I think the comments made by a number of us reflect the different views and scientific research done on the subject. There was some good stuff done by Harvard uni a few years ago on running technique. I wasn't advocating that everyone should go forefoot. Its just that it worked for me. If you are fit,healthy,comfortable landing on your heels and happy with the times achieved or just happy to run, many experts, as mentioned by Squeakz don't recommend change. However Stef's problem has been with him for years and seems deep routed. This could be a medical problem that can only be diagnosed through being checked out , and/or technique that subsequently needs adjustment.
Hi Stef You do need new shoes for a starter, but have you considered changing your running technique to forefoot running and POSE type running. It cured my shin splint problem. My shoes wear out evenly at the top, but the heels are still brand new! Check out a previous forum posting I made last year for much more detail. Good luck
I ran the Bristol half marathon in Sept and trained and aimed for 1hr40min. I did it in 1.42, but when I checked my GPS when waiting to collect my bag I found that Id run an "extra quarter of a mile". I had fairly unhindered running lines throughout. Two other runners with different watches had the same thing. We dont know if its the course or our watches. It seems a lot to me, but when put into percentage terms its less than 2%
Hi. OK, not sure if any of this will help individuals if they have a race coming up soon, but these are my personal experiences of getting over shin splints.
Last year after 3 years of running, while stepping up my speed and weekly training for a half marathon, I developed shin splints for the first time, but only in one leg! I cant really explain that, but it might have been a result of twisting my ankle playing football 6 months earlier and getting into bad habits with my running technique.
I had to cut back on my training in the 4 weeks before the half marathon and went round at a reasonable pace limited by not wanting to aggravate the situation. I then took a whole month off from running, but was able to do non impact aerobic exercise such as cycling,x-trainer and stairmaster at the gym.
I looked up "shin splints" on YouTube. Theres a lot on there and it made me think about how I run. It sounds daft, but its actually hard to do while your running. It would seem that for a relatively slim person, I was quite quite a heavy heel first landing sort. I followed some of the advice and over a period of 4 weeks slowly introduced running back into my sessions. Dont run every day for a while.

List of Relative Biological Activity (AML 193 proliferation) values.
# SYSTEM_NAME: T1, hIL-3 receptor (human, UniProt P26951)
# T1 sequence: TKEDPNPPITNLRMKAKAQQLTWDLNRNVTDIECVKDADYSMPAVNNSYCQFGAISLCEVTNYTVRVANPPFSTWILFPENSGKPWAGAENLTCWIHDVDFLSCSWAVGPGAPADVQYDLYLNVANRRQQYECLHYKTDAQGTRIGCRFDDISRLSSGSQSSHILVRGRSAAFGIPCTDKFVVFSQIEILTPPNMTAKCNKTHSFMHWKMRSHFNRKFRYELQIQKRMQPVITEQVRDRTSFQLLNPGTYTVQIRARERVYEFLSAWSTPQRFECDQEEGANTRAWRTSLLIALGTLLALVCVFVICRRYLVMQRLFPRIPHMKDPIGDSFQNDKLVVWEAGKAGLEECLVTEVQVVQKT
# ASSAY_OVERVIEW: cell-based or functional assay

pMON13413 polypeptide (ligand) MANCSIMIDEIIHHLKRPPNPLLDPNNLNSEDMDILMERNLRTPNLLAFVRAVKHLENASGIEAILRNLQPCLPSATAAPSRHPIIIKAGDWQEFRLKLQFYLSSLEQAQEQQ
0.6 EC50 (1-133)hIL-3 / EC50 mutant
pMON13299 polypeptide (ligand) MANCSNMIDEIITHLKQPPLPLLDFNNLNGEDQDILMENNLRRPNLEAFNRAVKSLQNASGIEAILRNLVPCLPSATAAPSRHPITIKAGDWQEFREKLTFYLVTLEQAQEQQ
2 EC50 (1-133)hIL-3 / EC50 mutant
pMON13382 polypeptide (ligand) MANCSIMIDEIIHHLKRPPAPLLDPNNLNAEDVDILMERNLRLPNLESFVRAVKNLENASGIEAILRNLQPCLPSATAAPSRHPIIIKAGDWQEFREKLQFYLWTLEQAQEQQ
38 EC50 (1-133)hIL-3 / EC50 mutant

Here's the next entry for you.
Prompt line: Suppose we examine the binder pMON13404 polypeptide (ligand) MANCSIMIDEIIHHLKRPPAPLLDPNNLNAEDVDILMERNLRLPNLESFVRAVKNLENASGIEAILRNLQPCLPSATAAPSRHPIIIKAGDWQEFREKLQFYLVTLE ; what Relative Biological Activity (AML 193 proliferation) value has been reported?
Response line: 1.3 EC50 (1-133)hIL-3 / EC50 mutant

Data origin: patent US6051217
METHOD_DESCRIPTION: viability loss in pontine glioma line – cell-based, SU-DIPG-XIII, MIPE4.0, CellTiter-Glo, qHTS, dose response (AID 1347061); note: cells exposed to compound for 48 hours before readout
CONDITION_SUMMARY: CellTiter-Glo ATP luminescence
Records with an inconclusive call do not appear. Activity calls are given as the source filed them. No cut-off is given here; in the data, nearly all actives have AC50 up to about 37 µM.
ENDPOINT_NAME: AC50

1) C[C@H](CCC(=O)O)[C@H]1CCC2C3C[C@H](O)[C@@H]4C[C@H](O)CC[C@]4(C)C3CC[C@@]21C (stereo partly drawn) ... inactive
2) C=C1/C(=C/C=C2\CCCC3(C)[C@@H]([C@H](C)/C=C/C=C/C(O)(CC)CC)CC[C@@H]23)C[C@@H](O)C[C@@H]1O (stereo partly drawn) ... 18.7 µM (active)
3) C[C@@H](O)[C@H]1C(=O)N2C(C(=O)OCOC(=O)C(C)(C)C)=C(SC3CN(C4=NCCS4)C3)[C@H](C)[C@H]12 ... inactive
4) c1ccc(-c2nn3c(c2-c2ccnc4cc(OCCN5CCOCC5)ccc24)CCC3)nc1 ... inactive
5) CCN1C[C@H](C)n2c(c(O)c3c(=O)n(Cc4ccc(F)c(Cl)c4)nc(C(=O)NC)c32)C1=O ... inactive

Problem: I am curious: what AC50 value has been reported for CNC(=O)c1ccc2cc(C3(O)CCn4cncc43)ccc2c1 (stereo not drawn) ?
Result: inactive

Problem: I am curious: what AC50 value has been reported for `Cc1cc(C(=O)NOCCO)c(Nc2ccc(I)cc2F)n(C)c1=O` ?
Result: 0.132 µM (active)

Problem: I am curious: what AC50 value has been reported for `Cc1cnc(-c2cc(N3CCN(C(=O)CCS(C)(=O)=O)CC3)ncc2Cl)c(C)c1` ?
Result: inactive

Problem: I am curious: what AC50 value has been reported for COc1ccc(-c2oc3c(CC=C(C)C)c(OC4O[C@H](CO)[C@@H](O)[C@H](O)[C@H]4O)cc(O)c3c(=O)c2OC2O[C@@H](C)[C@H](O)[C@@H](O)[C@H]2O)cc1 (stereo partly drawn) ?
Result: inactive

In summary, what worked for me was as follows: 1. While I had shin splints - a stretching exercise. With your legs stretched straight, curl your foot and toes up towards your knee so to speak as you can bear and hold for 5 minutes. It stings but really worked for me. I still do this it at some point every day when I remember. 2. Change my running technique to landing on your front of your feet (this doesnt mean your toes) before the rest of your foot lands. This includes shorter strides but more of them. This is difficult to do and does make your calves ache for a few weeks. 3. Make sure you run with an upright posture looking straight ahead and as light footed as possible (im still quite heavy footed though!). 4. Make sure your arms swing in a straight line (not across your body). 5. When doing speed work, be careful not to fall into the habit of landing on your heels) 5. I now wear more cushioned shoes (currently Asics Gel Kayano 17
Unfortunately it does feel that I am telling you to run like a robot. I must admit it sometimes feels like it, as I am now conscious about my technique for fear of developing shin splints again. Usually with the aid of music or distraction it sort of becomes natural I can only speak for myself, but using these techniques and a training plan I got off RW I am already running in training a faster half marathon than I did last year, and my training 10ks are quicker too.
If you have long standing shin splints, I would suggest trying out different treatments (not necessarily mine), as youve nothing to lose. Good luck